There could be damage. With half the RMS AC voltage, that is, half the force pushing charge through the device, we might expect half the current flow. If the device acts like a simple resistor, that's exactly true. That means 1/4 of the normal amount of power is used by the device.
If the device has capacitive or inductive reactance, and has nonlinear effects, then no. Still, with no specific device as subject discussion, we may as well assume one quarter the power usage.
If that power is primarily working a motor, then the motor will be spinning slower. (duh.) Some motors depend on spinning at a high speed to keep themselves cool. If it's not spinning fast enough, maybe it won't keep itself as cool. But at (probably) 1/4 the power, it's not getting as hot, either. Will friction or load keep the motor from spinning at all?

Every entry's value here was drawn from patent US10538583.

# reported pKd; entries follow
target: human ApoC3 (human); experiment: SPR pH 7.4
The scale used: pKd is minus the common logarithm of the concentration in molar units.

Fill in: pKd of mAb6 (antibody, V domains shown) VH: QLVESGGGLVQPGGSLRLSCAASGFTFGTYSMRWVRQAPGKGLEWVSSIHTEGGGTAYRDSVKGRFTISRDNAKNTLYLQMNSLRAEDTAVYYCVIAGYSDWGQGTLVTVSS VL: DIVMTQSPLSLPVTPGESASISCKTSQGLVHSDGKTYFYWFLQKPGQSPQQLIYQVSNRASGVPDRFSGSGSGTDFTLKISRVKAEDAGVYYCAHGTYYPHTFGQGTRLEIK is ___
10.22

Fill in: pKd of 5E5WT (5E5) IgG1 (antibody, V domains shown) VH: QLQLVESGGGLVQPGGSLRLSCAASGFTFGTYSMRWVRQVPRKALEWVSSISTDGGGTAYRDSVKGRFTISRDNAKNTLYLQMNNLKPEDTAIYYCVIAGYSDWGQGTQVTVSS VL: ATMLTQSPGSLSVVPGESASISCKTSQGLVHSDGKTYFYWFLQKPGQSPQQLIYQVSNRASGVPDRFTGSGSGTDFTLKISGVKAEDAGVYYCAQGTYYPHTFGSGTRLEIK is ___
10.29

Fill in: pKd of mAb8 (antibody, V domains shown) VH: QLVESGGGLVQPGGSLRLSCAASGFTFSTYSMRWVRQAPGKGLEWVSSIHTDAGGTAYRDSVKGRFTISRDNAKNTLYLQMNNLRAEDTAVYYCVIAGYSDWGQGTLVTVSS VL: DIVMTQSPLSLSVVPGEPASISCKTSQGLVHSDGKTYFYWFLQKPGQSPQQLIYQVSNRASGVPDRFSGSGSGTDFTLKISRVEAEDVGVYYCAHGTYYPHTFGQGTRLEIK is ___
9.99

Whether the cooling effect is diminished in the same proportion as the motor heating, depends on the actual type of appliance, the load the motor is pushing, the presence of voltage regulating circuits, and for all I know, the appliance's astrological birth chart.
That's just considering basic motor physics. The range of parts and physical phenomena in a generic unspecified household appliance is vast, and so it is not possible to rule out some other way that half-voltage input could cause damage.
Short answer: without further info, it's guesswork, but the range of guesses must include the possibility of damage.
There is only one way to find out, assuming you can make the plug fit the socket...